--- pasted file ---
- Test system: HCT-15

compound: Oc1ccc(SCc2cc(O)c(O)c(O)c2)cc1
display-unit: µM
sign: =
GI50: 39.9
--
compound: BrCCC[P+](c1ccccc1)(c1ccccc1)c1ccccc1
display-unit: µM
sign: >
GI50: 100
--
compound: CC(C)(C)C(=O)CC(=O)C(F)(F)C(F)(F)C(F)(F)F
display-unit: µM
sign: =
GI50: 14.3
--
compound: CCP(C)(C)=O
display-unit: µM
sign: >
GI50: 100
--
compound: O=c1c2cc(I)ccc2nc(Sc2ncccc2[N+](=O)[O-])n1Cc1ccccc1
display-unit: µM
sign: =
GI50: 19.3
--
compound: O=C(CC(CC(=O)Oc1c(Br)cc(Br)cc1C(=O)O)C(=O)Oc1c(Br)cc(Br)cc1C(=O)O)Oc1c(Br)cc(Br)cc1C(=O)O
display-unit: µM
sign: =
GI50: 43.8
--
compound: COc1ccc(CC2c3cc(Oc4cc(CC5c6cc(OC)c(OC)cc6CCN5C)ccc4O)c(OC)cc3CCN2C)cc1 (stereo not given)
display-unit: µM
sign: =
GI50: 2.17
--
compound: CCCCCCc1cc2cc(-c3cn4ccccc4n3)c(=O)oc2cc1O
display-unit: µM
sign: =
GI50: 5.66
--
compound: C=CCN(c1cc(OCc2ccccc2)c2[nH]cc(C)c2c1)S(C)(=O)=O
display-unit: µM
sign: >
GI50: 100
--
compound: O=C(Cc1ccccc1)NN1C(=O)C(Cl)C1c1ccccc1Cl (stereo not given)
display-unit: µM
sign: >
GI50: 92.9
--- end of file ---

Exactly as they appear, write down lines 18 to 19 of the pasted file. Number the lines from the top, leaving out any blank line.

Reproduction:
display-unit: µM
sign: >